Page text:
BEIJING — In Beijing’s Silk Street Market, under a huge billboard that cries, “Shop with Confidence!”, foreigners mill through a disproportionately Western mob of shoppers who look mostly dazed and confused. “This is too overwhelming!” one young western woman cries with a loony chuckle as she races through the narrow aisle. A nearby shop owner tries to soothe her, “Excuse me lady? Try handbag: Prada, Louis Vuitton, Chanel, Burberry.” Another man in the corner looks with disbelief at the offer punched in a calculator: “420 for those pants? Is that in Euro?”
For Ivy League students spending their Augusts in China, scenes such as these were not uncommon. While the opening ceremony this summer boasted a record television audience of up to one billion, rising flight, food, accommodation and Olympic ticket prices — combined with the poor U.S. economy — made attending the show live a privilege. But many Yalies bound for Beijing this summer found a way to make it happen by being resourceful: by maximizing connections and minimizing costs.
Jonathan Gordon ’10, who joined nine other friends at the Beijing apartment of fellow Bulldog Lisa Sun ’10, said his friends at Yale made his trip to the Olympics possible.
“We’d be paying for airfare and get a fabulous experience,” he said. “A bunch of us took her up on the offer.”
Once they arrived, Gordon said he and his friends reached out to other Yalies they knew would be in town, and sometimes met others by coincidence.
“There were some Yale people who we knew were going to be in Beijing, doing study-abroad programs,” he said. “Other times, for example, in Silk Street, we ran into people with Yale crew T-shirts. On the Great Wall, we also ran into two girls who were from Yale.”
Yale students were not the only Ivy Leaguers hitching a near-free ride to the Olympics.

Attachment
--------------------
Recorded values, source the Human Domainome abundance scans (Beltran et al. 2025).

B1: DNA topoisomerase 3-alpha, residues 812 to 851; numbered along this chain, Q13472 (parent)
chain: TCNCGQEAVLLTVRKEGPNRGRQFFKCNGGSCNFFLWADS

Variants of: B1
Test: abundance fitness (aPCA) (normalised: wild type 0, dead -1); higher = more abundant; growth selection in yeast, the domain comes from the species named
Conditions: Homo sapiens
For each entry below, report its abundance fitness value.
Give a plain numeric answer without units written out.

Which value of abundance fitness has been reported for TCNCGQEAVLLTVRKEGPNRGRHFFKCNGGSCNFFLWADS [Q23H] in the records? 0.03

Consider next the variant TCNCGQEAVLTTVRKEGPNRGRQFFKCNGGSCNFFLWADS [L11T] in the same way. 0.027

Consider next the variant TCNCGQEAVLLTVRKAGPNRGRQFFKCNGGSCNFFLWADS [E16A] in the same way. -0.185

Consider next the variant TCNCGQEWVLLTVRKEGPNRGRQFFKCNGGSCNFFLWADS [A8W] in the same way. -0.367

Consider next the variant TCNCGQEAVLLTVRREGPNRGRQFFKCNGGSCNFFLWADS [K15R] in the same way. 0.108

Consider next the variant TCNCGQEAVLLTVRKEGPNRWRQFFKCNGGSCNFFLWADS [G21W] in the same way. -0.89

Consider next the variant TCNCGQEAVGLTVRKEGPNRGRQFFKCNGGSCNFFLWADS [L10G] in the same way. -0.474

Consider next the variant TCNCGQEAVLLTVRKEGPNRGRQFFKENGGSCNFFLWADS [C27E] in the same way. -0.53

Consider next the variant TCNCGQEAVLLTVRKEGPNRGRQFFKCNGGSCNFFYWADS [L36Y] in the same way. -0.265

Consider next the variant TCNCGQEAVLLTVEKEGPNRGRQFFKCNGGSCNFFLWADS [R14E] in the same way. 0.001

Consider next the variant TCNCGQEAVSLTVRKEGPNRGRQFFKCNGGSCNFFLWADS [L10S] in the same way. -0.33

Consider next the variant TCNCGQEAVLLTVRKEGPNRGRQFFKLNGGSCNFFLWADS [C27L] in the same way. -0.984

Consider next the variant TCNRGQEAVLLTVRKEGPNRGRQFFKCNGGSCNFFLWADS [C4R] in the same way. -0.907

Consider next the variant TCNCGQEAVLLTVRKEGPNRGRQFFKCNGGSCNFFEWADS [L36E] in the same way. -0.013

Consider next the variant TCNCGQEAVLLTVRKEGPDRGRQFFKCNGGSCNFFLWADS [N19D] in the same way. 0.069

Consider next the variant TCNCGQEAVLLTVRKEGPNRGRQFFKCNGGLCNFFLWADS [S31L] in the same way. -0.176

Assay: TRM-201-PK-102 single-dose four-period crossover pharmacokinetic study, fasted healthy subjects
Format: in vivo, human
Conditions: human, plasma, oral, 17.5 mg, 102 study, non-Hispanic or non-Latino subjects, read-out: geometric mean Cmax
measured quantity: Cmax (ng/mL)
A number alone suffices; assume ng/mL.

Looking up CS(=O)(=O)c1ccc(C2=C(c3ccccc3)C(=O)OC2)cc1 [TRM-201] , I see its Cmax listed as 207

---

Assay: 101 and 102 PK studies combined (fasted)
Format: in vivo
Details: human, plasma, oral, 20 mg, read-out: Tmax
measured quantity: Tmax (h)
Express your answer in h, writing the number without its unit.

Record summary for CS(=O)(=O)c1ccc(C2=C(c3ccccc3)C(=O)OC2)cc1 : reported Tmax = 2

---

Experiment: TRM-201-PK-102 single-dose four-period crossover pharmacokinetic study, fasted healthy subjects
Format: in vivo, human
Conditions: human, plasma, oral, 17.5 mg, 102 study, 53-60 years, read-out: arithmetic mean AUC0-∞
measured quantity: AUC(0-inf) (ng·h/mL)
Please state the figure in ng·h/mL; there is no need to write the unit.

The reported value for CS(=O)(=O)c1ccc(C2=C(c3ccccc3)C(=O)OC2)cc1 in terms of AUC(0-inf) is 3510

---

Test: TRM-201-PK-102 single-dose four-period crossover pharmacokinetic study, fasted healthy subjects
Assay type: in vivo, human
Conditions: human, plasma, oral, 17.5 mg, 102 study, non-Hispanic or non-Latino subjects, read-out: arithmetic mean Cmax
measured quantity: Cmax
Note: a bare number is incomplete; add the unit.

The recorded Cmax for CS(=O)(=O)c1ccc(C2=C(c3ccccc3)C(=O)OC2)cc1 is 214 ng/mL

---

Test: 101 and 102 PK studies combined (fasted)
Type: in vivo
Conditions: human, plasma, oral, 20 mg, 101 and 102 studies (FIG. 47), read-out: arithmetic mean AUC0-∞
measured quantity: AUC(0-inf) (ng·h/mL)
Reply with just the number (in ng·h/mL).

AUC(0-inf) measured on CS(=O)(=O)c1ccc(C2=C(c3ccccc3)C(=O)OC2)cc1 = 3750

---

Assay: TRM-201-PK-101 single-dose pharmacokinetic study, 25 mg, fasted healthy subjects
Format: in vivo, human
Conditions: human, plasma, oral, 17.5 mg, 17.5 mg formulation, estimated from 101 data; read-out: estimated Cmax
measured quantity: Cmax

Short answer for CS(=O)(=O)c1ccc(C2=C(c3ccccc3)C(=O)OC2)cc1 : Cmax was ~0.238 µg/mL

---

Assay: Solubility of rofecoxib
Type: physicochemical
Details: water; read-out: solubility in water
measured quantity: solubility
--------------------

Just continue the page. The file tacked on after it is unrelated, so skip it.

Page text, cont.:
Charlie Melvoin, a rising junior from Harvard, said he looked for summer jobs coinciding with the 2008 Olympics starting four years ago, just after the games in Athens. Melvoin said he pursued contacts until he landed an interview for NBC’s Client Hospitality Program, which hires college students to escort and interact with important guests, from NBC executives and sponsors to celebrities like Michelle Kwan and Vince Vaughn.
“I left the whole summer open, banking to get this job,” Melvoin said. “I wanted to get there, front and center, in the Olympics.”
Having all expenses paid for the minute he landed, Melvoin enjoyed free tickets to the games by accompanying clients, along with meals, housing, laundry service and Nike gear. To fill up the summer months leading up to the Olympics, Melvoin said he searched for something to do around China. He found Rustic Pathways, a high-school travel company that employed him as a guide in China and Vietnam — again, with all expenses paid.
“Basically from the moment I left L.A. at the end of June until I got back … I didn’t have to pay for anything except for souvenirs and going out,” he said.
For some Yalies in Beijing this summer, the Olympics provided an opportunity to network with some of the thousands of other students and alumni who descended on the city at a key moment in its development.
Robert Li ’10 said while he did not have the chance to see any games, he did attend the Yale Global Business Leadership Program during his short stay in Beijing on the way home from Hong Kong. The Yale School of Management intended these conferences to gather discussion leaders, presenters and scholars with renowned intellectual reputations and managerial expertise.
The conference, which took place during the first week of the Games, included “smart casual” dinners, panel discussions and group organized sightseeing trips — as well as subsidized tickets for certain Olympic events. According to SOM professor Jeffrey Sonnenfeld, the conference was intended to explore these organizational strategies in a wider societal context, and included speakers such as billionaire businessman Steven Schwartzman ’69 and Dick Pound of the IOC.
Other students, including Michael Chao ’10, said they did not plan their summers in Beijing with the purpose of watching the Olympics. Chao said he was there to participate in Chinese language classes through the Light Fellowship and only began searching for Olympic tickets online in mid-August, when he finished his finals.
Although the Olympic Games are traditionally seen as a method to unite peoples across the globe who share a love for atheleticism, Ivy Leaguers are finding new reasons to appreciate the Games.
“Different people go to the Olympics for different reasons,” Li said.